Sunday, 23 August 2020

The Problem with Amateur MMA

I've had a lot of involvement in Amateur MMA over the last twenty years first as a competitor and then as a coach. My first amateur fight was on my coach Fred Rados Pancrase event in London in September 2000. I competed in around 30 amateur matches in events such as Pancrase and KSBO before graduating to pro rules fights.


I competed in MMA to test myself and gauge my progress rather than seeing it as a career. Becoming a professional cage fighter wasn't a viable career option back in the early 2000s, MMA / NHB / Cage Fighting was a freak show sport back then and was still banned in most places.


Over the years MMA has become more and more mainstream. The sport of amateur MMA has also progressed a lot to the point where there are now large international amateur MMA competitions. I think this is great and I would always encourage my fighters to gain experience as an amateur if they are serious about having a successful fight career (I have previously made the point in this article - http://www.dkmmacoaching.com/2019/10/the-importance-of-amateur-mma.html?showComment=1598179230582#c7257568754422585315)


However, there are several problems that I see with the sport of amateur MMA which will need to be addressed for the sport to continue to grow:


Amateur MMA as a Pathway to Professional MMA:


The first problem is that it is obviously not really necessary to compete as an amateur to compete at the highest levels in MMA.


Every aspiring fighter wants to fight in the UFC, Bellator or One FC but Amateur MMA isn't always seen as a pathway to the highest level of competition.


It is unheard in boxing for a fighter to turn pro unless they have had a long and successful amateur career. Almost every top professional Boxer in history was also an amateur champion before turning professional.


If we look at most of the champions or top ten fighters, they didn't compete in amateur tournaments - they came straight from the elite level of other combat sports - wrestling, kickboxing or Brazilian jiu-jitsu. Of the current UFC champions, there are very few that have had any amateur fights before starting their pro career.

Having a lengthy amateur career may lead to the fighter taking excessive unnecessary damage when it could be argued that you would be better just developing elite skills and competing in one of the three areas of wrestling, striking or BJJ and then transferring to MMA. 


There are also arguably even easier entry pathways to make it to the big shows. These include building a  'padded record'. Fights against opponents who are picked specifically to lose so you can get into the big event with an undefeated record or having a flamboyant screen personality and getting there via a reality TV show. 


Obviously, the problem with these last two options is that you will quickly get exposed once you actually fight at the higher levels but nonetheless they do seem like attractive alternatives for the up and coming fighter who is trying to fast track his way to the top.


Not enough fighters to make Amateur MMA worthwhile


As mentioned above many fighters will just go straight to pro or will focus on competing in individual sports such as kickboxing and wrestling so that leaves a smaller talent pool of amateur MMA fighters. This, in turn, makes it difficult to hold worthwhile MMA tournaments or MMA circuits because the best fighters probably aren't competing so even if you win it might be meaningless in the long term.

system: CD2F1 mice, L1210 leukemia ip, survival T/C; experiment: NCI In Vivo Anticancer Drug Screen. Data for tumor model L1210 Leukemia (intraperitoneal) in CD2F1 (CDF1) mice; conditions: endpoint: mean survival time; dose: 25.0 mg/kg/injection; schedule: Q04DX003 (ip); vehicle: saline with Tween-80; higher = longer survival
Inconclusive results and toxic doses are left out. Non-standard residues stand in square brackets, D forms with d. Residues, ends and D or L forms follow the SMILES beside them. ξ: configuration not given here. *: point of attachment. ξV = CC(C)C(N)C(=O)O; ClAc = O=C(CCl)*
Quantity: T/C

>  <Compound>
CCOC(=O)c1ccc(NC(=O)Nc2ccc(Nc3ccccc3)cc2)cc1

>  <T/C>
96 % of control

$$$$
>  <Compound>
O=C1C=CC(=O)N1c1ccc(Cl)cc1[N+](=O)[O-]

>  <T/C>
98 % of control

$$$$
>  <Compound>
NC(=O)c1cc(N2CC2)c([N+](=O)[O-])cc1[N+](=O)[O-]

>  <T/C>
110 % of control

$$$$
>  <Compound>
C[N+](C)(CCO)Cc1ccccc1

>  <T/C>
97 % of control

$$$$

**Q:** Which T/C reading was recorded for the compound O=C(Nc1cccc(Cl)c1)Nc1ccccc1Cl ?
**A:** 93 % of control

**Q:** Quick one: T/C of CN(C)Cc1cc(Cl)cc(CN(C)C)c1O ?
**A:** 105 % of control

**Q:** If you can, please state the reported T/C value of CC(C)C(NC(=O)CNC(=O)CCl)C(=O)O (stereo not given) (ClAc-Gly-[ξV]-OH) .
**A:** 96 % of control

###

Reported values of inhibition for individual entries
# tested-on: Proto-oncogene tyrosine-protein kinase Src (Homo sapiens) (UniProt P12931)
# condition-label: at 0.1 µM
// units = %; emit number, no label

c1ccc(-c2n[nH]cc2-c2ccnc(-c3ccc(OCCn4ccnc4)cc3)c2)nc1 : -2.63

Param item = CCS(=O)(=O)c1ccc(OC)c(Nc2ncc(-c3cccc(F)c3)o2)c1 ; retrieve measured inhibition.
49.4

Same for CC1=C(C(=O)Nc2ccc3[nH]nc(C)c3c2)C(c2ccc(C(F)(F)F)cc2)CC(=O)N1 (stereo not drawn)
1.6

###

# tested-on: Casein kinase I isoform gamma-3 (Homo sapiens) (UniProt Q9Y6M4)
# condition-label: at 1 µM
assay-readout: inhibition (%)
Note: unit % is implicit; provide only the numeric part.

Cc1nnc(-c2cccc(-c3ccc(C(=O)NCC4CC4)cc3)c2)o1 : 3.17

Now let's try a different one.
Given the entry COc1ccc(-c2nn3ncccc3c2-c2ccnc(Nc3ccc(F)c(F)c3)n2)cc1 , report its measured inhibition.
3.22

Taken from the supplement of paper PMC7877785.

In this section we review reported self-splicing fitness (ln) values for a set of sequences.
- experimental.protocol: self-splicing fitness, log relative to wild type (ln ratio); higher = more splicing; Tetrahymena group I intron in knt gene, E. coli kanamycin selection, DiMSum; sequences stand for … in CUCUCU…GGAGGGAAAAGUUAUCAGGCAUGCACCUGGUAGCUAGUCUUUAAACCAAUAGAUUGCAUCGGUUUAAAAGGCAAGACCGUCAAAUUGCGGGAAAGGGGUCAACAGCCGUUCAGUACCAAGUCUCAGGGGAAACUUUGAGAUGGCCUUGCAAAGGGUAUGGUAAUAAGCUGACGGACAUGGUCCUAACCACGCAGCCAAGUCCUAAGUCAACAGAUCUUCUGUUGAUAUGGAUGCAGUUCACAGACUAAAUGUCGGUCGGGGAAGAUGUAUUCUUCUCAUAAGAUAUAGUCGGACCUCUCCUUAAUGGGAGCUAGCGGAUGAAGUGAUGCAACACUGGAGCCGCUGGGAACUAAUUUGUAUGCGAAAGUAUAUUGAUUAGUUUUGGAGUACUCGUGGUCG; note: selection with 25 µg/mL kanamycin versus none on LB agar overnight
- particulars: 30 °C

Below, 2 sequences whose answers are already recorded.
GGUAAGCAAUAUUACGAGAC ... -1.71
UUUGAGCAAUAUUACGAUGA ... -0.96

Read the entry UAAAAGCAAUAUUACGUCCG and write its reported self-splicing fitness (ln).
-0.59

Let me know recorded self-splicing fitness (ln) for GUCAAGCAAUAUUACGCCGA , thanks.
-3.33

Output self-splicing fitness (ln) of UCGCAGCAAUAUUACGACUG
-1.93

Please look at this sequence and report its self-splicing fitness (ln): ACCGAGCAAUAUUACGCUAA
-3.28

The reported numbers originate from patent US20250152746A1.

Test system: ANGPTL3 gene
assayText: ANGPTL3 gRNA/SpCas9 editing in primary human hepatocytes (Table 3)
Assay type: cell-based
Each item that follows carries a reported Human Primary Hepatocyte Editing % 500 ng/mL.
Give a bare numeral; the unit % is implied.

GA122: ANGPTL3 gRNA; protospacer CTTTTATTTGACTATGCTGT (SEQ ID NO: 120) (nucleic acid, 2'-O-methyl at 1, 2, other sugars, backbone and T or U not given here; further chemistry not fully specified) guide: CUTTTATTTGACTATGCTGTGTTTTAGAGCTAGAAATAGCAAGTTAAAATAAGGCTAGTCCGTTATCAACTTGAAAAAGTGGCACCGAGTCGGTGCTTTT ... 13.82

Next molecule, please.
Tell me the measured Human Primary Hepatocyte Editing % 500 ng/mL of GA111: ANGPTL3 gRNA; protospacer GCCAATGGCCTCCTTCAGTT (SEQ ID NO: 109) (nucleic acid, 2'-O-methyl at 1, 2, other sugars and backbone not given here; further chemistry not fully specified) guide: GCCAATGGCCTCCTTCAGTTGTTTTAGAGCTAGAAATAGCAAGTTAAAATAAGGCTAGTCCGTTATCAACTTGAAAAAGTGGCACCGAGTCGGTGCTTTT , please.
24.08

Another problem is that with amateur MMA there is just never going to be enough fighters willing to step up and compete. At every 'MMA' Gym there will be members training and even competing in kickboxing or grappling but very few training in both & combining styles and even fewer willing to step up and compete, usually citing the reasons that they haven't been doing enough grappling recently because they've been focusing on their striking or vice versa. Of the few that do compete, they will usually only compete once or twice rather than committing to a longer-term amateur career.


One of the reasons for this may be that there just aren't enough regular amateur events to build up the necessary numbers of fighters. Most amateur fighters are lucky if they get the opportunity to fight three or four times per year compared to sports like amateur boxing where you could conceivably fight every weekend.  


The problem of what is the difference between an amateur and a pro?


In most sports, the term 'Professional' usually has connotations of being a super-elite high-level athlete. This is usually the case in sports such as football or basketball but fighting is a different story. Anyone who has been involved for any length of time knows that being a ‘professional fighter’ is usually a meaningless term. Anyone can get a professional fighter's licence regardless of their skill or ability whereas not everyone can become a professional football player. The reason for this is that in combat sports the focus is less on skill level and more on selling tickets.


It is not uncommon to see amateur fighters who are light years ahead of some 'Professional' fighters in terms of skill and experience. This is something that would usually never happen in other sports and for that reason, it makes the entire concept of Amateur and Professional MMA somewhat meaningless.


I think a useful idea in the future would be that fighters aren't granted a professional fighters licence unless they have a minimum number of legitimate amateur matches with a specific winning ratio or have equivalent high-level experience in another combat sport.


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